Not far from Gondar are the Simien Mountains offering some of Ethiopia's most striking scenery in a vast stretch of beautiful and unspoiled mountain wilderness. We have time for a short visit through astonishingly steep valleys and isolated jutting volcanic plugs that were formed by ancient seismic activity. The mountain wildlife is equally astonishing with 50 different birds species, troops of Gelada baboons, Simien Wolf, Mountain Nyala and the rare Walia Ibex. We will also have time during our visit to explore the unique and often bizarre flora of this Afro-alpine ecosystem. We will drive back arriving late in Gondar and overnight so that we can catch the early morning flight Lalibela. Overnight: Goha Hotel
We take a short flight to highland town Lalibela to visit the astonishing rock-hewn churches that are arguably one of the man-made wonders of the world. The town was founded in the 12th century and it is said that King Lalibela was inspired by heavenly angels to build a series of 23 churches carved from living stone. Legend has it that the largest and most beautiful church was built with the direct intervention and supervision of Saint George, the patron saint of Ethiopia. Today, these remarkable churches are the home of white robed monks who perform the religious rituals of Coptic Christianity in the ancient language of Ge'ez much as they have for centuries. Among the Coptic treasures are illuminated bibles on leather parchment, colorful ritual garb and numerous ornate Coptic crosses. Time permitting; we will try to arrange for an afternoon mule ride through the sunny highlands up to the church of Na'akuto La'ab that is carved into the face of a cave. Overnight: Roha Hotel.
Our next flight takes us to Bahir Dar located on Lake Tana, the source of the fabled Blue Nile. The lake is Ethiopia's largest covering 1,860 square miles and its highest lying at 6,000 feet. Pharaohs referred to it in their funerary texts as Lake Karou and its many islands were a refuge for Ethiopian Christians in the Middle Ages when they came under persecution from Islamic invaders. We will take an afternoon boat excursion to the monastery Ura Kidana Mehret where we will see some of the treasures and remarkable paintings of scenes depicting Ethiopian Coptic history. Overnight: Tana Hotel
The day begins with a short flight back to our hotel and lunch. During the afternoon, we will visit Meskel Square, now renamed Revolutionary Square, where we will see the preparations for the Meskes Festival. Later in the evening, we will join the chanting throngs and watch a procession of ornately robed priests and monks as they sing and dance around a huge bonfire celebrating their ancient faith and the end of the rains. Overnight Ghion Hotel.
We begin the southern part of our journey traveling in 4x4s towards the Great Rift Valley on our way to the town of Goba; the stepping off spot for the beautiful Bale Mountains National Park in central Ethiopia. We have time for a 2 hour hike to the Gaysay Ridge for splendid views of the Gaysay Valley and surrounding mountain landscape and then stop at the Dinsho Park Headquarters where its possible to see herds of Mountain Nyala or individual Menelik's Bushbuck, both indigenous to Ethiopia. We drive back to Goba for dinner. Overnight: Wabi Shebelle Hotel.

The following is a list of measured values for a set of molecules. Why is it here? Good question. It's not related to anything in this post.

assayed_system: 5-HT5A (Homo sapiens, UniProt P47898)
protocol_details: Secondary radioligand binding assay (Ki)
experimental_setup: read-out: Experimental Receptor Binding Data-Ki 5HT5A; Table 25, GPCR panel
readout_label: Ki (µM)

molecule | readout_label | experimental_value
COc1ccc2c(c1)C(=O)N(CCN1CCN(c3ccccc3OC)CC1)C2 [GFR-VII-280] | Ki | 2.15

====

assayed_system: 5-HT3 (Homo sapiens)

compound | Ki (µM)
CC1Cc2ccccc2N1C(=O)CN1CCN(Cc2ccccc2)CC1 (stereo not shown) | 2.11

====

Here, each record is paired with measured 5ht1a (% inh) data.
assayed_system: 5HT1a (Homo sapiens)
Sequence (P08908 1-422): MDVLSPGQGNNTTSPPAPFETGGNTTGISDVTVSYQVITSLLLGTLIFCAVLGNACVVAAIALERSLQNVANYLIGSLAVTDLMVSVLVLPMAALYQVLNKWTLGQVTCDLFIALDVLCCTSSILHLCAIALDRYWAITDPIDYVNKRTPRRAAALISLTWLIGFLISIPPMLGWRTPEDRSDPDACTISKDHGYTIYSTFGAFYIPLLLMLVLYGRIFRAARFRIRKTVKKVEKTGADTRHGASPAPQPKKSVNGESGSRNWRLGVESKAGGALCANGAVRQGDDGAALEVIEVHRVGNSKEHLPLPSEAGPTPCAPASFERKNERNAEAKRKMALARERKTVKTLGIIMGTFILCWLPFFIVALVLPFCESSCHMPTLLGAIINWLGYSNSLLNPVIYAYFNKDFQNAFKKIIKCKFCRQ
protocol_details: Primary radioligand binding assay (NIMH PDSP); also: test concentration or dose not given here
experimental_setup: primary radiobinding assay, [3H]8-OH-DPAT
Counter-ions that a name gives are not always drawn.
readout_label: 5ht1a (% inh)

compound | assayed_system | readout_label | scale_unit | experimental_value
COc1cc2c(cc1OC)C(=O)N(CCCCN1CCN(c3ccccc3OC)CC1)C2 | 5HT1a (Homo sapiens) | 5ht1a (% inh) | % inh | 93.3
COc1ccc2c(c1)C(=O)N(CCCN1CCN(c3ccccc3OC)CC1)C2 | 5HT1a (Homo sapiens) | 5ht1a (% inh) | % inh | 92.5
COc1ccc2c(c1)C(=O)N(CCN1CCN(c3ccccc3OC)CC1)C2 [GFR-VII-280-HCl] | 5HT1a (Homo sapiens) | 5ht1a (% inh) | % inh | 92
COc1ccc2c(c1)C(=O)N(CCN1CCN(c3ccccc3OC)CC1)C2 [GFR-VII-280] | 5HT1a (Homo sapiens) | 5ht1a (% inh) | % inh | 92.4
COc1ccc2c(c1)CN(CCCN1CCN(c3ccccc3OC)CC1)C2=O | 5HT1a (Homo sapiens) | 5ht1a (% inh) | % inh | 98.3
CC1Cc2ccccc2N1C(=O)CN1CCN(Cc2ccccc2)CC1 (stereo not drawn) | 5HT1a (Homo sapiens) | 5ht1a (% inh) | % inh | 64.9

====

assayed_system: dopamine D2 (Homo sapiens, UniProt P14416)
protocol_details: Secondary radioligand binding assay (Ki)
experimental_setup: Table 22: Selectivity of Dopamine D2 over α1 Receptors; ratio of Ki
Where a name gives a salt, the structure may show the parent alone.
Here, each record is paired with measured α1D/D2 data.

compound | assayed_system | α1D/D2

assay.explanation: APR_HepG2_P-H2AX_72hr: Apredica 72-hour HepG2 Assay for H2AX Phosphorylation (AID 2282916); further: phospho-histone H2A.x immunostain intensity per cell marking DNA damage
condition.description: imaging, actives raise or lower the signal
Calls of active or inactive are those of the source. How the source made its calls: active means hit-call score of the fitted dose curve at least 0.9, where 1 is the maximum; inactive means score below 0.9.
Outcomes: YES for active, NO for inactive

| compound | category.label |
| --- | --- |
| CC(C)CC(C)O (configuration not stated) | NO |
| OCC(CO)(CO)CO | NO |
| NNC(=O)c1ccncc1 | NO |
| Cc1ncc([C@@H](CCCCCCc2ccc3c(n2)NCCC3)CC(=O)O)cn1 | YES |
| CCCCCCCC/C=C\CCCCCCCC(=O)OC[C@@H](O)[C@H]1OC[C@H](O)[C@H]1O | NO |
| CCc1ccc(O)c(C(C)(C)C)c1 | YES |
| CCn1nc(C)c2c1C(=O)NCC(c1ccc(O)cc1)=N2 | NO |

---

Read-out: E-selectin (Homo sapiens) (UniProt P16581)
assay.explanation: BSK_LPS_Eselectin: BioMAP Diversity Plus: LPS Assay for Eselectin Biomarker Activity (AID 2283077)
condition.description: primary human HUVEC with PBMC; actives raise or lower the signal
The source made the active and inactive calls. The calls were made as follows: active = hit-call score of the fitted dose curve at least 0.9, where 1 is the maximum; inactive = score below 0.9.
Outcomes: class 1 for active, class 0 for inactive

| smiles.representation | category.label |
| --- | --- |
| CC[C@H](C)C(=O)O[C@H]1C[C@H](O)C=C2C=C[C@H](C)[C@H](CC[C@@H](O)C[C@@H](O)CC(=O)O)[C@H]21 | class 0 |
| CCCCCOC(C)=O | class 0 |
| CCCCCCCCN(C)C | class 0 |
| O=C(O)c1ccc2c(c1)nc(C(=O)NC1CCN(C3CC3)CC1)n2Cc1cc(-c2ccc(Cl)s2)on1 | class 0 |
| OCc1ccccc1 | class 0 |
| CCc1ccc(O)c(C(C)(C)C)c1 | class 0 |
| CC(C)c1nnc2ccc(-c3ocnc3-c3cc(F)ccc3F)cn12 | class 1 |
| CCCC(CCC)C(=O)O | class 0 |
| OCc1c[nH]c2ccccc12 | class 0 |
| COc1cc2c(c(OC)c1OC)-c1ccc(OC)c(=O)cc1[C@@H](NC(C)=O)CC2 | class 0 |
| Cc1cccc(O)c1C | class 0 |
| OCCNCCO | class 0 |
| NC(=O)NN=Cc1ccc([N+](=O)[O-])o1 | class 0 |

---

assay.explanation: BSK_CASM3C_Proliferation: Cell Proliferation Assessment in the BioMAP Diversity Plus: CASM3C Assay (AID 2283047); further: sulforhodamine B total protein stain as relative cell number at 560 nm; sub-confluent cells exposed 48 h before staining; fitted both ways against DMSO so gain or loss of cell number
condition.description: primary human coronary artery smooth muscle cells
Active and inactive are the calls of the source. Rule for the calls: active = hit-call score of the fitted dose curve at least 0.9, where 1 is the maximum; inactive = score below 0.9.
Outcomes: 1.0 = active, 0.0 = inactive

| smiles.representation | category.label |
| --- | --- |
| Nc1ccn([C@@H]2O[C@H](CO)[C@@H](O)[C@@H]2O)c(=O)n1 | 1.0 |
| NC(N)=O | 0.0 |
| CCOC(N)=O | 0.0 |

Full day excursion to the Sanetti Plateau in the northern part of the park which boasts of having the highest all weather road in Africa culminating at the summit of Tullu Deemtu (13,120 feet). The road passes through some of the loveliest mountain scenery in Africa and can easily viewed from our vehicles. The plateau is also noted for its wild and high moorlands, home of the Ethiopian Wolf, (the rarest canid in the world) and many other Ethiopian endemic species of plants, birds and animals. If time allows after our hike, we will drive to the Harenna Escarpment where there are views of the strange pinnacles of Chorchora Peak and the Tegoma River Gorge. Overnight: Wabi Shebelle Hotel.
Taking the road east from Goba, we arrive at the Sof Omar Caves that were formed over millions of years by the waters of the Web River. The cave system is one of the worldÃƒÂ¢Ã¢â€šÂ¬Ã¢â€žÂ¢s most spectacular and extensive with the Web River plunging into the cavern through arched limestone portals and thundering into the caveÃƒÂ¢Ã¢â€šÂ¬Ã¢â€žÂ¢s depths. The caves are named after the saintly Sheikh Sof Omar who took refuge here centuries ago. The place is also an important animist site where spirit worship and ghost cults still exist and one can see sacrifices where prayers have been offered. Overnight: Wabe Shebelle Hotel
Leaving Goba we travel south stopping at the Dorze village of Chencha in the alpine highlands of Bamboo and Juniper forests. In earlier times, the Dorze were warriors who have now changed over to agriculture and weaving which better suits the current economy. Their high conical houses are shaped like giant chocolate kisses and are intricately constructed from bamboo in closely woven fluted patterns that form the exterior wall. The house's interiors are open and roomy with enough space for the owners along with a cow, many chickens and numerous children.